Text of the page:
A campaign led by French President Nicolas Sarkozy to introduce carbon tariffs at EU borders in order to restore fair competition with freely-polluting industries in China is being revamped in Brussels to allay fears that it might trigger a trade war.
The proposed system, called a "carbon inclusion mechanism," would require importers of goods manufactured outside Europe to buy pollution permits from the EU’s emissions trading scheme for carbon dioxide (EU-ETS).
French diplomats say the system would only be used as a last resort and should work as a lever to force emerging economies like China, India and Brazil back on the negotiating table after the failure of international climate talks in Copenhagen last year.
"The mechanism, which responds first and foremost to an environmental objective within the framework of the international negotiation on climate change, would seek only to preserve current competitive conditions" in industries such as steelmaking, reads a briefing note circulated by the French Permanent Representation to the EU in Brussels.
"From a technical point of view, it would not amount to a border tax."
To prove the proposal is not intended as a protectionist measure, Paris says the money could even be reserved to fund low-carbon technologies in developing countries.
Poor countries in Africa and elsewhere, which come under a different approach, would be exempted from the proposed mechanism.
The renewed push for an EU carbon tariff comes ahead of a European Commission proposal on 27 May that will explore the feasibility of raising the EU’s CO2 reduction target for 2020 from 20% to 30%.
French diplomats have started touring the European Commission’s services in order to win support for the proposal and convince policymakers that the system does not amount to protectionism.
They face an uphill battle in the EU executive’s trade directorate with Trade Commissioner Karel De Gucht having voiced strong opposition to the plan on the grounds that it would trigger a trade war with China: a concern echoed by the EU's climate action commissioner, Connie Hedegaard (EURACTIV 13/01/10).
The crusade is also being taken to the EU Council of Ministers – with Italy so far the only country openly supporting a carbon tariff – and the European Parliament, where Françoise Grossetête, a leading French centre-right MEP close to President Sarkozy, is leading the campaign.
The French can also count on the backing of European steel industry association Eurofer, which supports border adjustment measures "in addition to free allowances"under the revised EU-ETS "if the latter is not sufficient to restore a global level playing field".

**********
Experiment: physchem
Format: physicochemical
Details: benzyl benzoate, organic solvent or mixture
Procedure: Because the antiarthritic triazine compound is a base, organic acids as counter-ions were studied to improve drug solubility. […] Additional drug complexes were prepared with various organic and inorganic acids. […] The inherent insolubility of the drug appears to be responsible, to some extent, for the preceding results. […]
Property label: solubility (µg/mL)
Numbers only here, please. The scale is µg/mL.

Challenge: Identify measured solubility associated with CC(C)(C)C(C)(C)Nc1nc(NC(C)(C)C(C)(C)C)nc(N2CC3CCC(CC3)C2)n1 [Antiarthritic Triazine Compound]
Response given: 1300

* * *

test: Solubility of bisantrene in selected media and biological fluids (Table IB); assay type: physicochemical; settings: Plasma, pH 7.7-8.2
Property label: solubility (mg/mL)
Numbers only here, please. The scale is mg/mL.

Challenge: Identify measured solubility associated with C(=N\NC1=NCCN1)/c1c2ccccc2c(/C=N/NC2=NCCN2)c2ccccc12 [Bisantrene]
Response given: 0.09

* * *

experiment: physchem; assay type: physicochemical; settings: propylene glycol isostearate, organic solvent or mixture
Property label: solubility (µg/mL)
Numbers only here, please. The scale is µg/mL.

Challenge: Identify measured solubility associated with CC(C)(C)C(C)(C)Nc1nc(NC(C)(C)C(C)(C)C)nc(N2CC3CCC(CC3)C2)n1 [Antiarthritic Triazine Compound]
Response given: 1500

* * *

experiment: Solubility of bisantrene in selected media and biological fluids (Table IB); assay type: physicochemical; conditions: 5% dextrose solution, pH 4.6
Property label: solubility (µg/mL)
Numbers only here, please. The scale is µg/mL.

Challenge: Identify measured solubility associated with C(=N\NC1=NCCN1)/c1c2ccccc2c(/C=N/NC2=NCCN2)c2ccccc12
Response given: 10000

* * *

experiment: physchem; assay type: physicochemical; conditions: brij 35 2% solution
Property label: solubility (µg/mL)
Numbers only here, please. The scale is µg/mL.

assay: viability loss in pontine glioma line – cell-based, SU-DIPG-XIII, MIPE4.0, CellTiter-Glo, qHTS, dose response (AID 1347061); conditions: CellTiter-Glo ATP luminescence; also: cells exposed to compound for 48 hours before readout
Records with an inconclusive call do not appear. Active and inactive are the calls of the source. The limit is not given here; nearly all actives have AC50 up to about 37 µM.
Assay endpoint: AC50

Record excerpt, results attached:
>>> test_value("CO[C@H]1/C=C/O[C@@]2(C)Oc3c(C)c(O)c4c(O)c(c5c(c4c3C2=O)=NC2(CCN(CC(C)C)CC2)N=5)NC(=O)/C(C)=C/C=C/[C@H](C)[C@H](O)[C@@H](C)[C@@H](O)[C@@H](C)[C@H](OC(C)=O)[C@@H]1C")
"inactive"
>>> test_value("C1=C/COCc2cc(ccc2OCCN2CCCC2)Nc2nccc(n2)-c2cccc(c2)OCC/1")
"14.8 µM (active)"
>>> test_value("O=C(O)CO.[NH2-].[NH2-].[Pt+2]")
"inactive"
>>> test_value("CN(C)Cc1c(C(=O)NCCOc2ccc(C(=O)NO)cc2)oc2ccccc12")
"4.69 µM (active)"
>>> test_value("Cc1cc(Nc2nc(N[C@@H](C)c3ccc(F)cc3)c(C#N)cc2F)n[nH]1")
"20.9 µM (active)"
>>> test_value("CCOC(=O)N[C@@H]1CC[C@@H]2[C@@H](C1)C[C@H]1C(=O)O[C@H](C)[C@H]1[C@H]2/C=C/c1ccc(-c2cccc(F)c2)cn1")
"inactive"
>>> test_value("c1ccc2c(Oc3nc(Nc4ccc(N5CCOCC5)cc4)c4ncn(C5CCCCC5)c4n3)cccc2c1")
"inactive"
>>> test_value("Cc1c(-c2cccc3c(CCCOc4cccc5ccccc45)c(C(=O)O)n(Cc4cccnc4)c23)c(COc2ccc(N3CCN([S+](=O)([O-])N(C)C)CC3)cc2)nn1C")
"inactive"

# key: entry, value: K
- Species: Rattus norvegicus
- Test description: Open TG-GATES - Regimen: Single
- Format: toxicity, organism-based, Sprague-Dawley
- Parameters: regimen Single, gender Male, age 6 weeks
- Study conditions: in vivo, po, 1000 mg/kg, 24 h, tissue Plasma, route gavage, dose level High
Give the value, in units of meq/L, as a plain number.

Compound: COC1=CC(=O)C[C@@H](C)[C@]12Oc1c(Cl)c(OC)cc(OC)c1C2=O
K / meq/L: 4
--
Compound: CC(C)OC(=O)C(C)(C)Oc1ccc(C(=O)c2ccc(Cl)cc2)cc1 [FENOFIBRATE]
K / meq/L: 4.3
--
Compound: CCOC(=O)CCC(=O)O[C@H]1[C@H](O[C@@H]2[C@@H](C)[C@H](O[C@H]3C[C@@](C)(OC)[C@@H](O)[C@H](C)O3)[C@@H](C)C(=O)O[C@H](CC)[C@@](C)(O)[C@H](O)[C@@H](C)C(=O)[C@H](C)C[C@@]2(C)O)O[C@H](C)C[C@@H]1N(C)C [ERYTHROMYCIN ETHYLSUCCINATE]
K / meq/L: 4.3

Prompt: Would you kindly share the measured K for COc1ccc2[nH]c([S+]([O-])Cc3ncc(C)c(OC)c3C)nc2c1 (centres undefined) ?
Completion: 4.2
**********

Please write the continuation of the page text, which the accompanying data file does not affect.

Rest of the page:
An incentive for China?
The main argument for putting in place a "carbon inclusion mechanism"is that the EU's negotiating tactics, based on unilateral emission cuts and leadership by example, have so far failed to convince China and other major emitters to follow suit.
Worse, diplomats say, the EU’s unilateral approach to climate change has even had the perverse effect of rewarding China for refusing any internationally-binding emission cuts by making its own exports comparatively cheaper than European products.
"In fact, by taking a step back, you can say that [the EU] had a negative role against its own will, by telling implicitly to all these countries that if you don’t participate in the accord, if you don’t reduce your emissions sufficiently, you will have favourable access to the European market and additional investments through massive delocalisation," said an EU diplomat.
"This is absurd. On the contrary, we should instead be looking to create positive incentives and maintain the fair competition that we need."
Under the plan, emerging economies would be offered a partnership covering sectors such as steelmaking, aluminium and cement, which face increased international competition after 2013 and the tightening of the EU's emissions trading scheme (EU-ETS).
Those that sign up to the agreement would win access to low-carbon technologies and an exemption from the ETS. Those that do not would have to pay for the equivalent EU pollution permits. The mechanism would be applied to the country as a whole, or to the relevant sector or sectors.
According to the diplomat, this should act as an incentive for China and other heavy polluters to sign up to an international climate agreement. "We need this as a lever in the international negotiations," he said.
To avoid complex calculations, a "flat rate" approach to measuring the carbon content of imported products would be applied, taking average European emissions as a reference, says the briefing note.
Importers would then be asked to return the difference between the European average and the lower EU emissions target.
But it would not distort existing competition, the note says, because the difference in prices would remain.
After the system is applied, a product which costs €100 to produce in the EU and €70 elsewhere would be pushed up to €120 and €90 respectively, allowing the imported product to enjoy the same price difference when it enters the European market.
Price increases likely
Diplomats concede, however, that this would make the price of manufactured goods generally more expensive. But they argue this is the aim of any carbon pricing system.
"If an increase in the cost of imported products can be expected in the event of applying the mechanism, that would simply be the price signal which the European Union seeks to favour through the implementation of the revised ETS, by extending it to all products consumed in the European Union," the note says.
"It would be paradoxical for imported products to escape from the price signal, which is the cornerstone of European climate policy," it adds.